Using multispectral imaging we are able to take our image processing and textual recovery even further. Using ImageJ software I have combined several of the individual wavelengths to create a ‘pseudocolour’ image. This applies false colours to areas of difference across the page. Note the two images below in colour.

The colour results are not attractive to every eye, especially to the colour blind so can be converted in to greyscale. In the examples here, I have added an additional filter using the Channel Mixer in Photoshop to increase the contrast of the text even further.

Here you can see details of all 8 examples described above, click on the image to flick through each detail.

There are obvious benefits of taking every possible step of image processing to recover as much text as possible. However, there are also drawbacks. The manuscript must be subjected to a second round of digitisation using the Multispectral Imaging system, this is not only time consuming, but for fragile items it also increases the possible risk of damage to the physical item. There is additional time required for the photographer to process the images and store the additional data. Metadata must be produced to accompany the new images and to detail the processing work that has been carried out on the images.

Finally depending upon the nature of the damage to the page, a reader may need to consult a combination of 2 or 3 final processed images in order to read the entire page. Additionally, there must be a flow of communication between the reader/researcher and the person processing the images in order to process the ‘best’ results.

Specialists are currently working on software solutions to allow us to present the data to readers which will allow the reader themselves to combine and ‘play’ with images to suit their needs. We will report on developments in this area when they are available. Until then, we will continue to take a ‘triage’ approach to image recovery, assessing each item against the needs of the researcher to take the right steps to uncover lost texts.


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Multispectral Imaging Trials with The Photon Science Institute – George Christian and Robert Longstaff



Measuring the wavelengths of the Megavision Panels using a spectrometer


We are all used to the fact that unique or very rare manuscripts, like those stored in the collections of the John Rylands Library, must be handled with extreme care. They are often only displayed to the public through a layer of protective glass or maybe even exclusively as photographic reproductions; the originals far too fragile to be brought out of the dark for extended periods of time.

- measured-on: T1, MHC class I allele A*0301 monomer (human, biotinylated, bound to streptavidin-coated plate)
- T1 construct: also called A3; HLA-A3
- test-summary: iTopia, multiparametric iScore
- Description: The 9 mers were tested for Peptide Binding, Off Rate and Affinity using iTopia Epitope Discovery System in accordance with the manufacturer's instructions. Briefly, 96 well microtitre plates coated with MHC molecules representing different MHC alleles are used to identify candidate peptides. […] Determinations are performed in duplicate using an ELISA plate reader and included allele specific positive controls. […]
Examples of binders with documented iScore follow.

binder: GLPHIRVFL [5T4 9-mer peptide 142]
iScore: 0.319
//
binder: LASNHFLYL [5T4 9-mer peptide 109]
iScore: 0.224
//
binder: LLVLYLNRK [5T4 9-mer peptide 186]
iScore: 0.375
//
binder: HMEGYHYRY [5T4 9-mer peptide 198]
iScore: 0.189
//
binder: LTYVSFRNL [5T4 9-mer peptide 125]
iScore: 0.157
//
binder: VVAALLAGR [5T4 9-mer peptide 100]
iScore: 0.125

Since they provide us with such a precious link to the past, it is very understandable that they should be treated in this way. So it might be easy to forget that this has not always been the case. There are many examples of manuscripts whose raw materials (usually parchment) were at one time deemed more valuable than the text they contained, and which therefore became palimpsests.

A palimpsest is a manuscript from which the text has been removed and replaced by new writing, effectively recycling the original material. This then creates a new challenge for scholars who wish to read the original text which may only be very faintly visible, if at all. Traditionally, the underlying text would have been read simply by close inspection of the faint impressions left by the writing. However, this is obviously limited to manuscripts for which this text is visible to the naked eye in the first place.

In the nineteenth and early twentieth centuries, scholars brought out the less visible text with various chemical cocktails which were often highly damaging to the manuscripts. More recently, far less invasive techniques have been developed based on a fundamental understanding of light and how it interacts with matter, and CHICC has teamed up with the Photon Science Institute (part of the School of Physics and Astronomy at the University of Manchester) to trial the technique of Multispectral Imaging.